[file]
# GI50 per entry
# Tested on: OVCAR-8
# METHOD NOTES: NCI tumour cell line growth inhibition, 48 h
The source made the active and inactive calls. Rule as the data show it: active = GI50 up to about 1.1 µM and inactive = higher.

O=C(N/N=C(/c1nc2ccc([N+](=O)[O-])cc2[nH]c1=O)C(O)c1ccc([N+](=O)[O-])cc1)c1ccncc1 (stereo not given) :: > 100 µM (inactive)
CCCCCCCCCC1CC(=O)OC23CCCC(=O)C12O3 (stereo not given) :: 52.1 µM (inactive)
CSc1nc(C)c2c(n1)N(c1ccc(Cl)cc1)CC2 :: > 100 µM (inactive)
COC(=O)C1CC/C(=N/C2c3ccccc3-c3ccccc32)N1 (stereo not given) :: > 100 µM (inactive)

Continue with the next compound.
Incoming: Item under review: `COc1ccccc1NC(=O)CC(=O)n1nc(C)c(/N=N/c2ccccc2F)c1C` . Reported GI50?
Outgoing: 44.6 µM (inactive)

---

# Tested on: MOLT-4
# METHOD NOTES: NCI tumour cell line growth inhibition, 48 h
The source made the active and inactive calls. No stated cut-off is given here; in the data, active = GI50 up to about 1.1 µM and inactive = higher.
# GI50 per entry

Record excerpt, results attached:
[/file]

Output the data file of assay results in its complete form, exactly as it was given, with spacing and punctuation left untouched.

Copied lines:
# GI50 per entry
# Tested on: OVCAR-8
# METHOD NOTES: NCI tumour cell line growth inhibition, 48 h
The source made the active and inactive calls. Rule as the data show it: active = GI50 up to about 1.1 µM and inactive = higher.

O=C(N/N=C(/c1nc2ccc([N+](=O)[O-])cc2[nH]c1=O)C(O)c1ccc([N+](=O)[O-])cc1)c1ccncc1 (stereo not given) :: > 100 µM (inactive)
CCCCCCCCCC1CC(=O)OC23CCCC(=O)C12O3 (stereo not given) :: 52.1 µM (inactive)
CSc1nc(C)c2c(n1)N(c1ccc(Cl)cc1)CC2 :: > 100 µM (inactive)
COC(=O)C1CC/C(=N/C2c3ccccc3-c3ccccc32)N1 (stereo not given) :: > 100 µM (inactive)

Continue with the next compound.
Incoming: Item under review: `COc1ccccc1NC(=O)CC(=O)n1nc(C)c(/N=N/c2ccccc2F)c1C` . Reported GI50?
Outgoing: 44.6 µM (inactive)

---

# Tested on: MOLT-4
# METHOD NOTES: NCI tumour cell line growth inhibition, 48 h
The source made the active and inactive calls. No stated cut-off is given here; in the data, active = GI50 up to about 1.1 µM and inactive = higher.
# GI50 per entry

Record excerpt, results attached: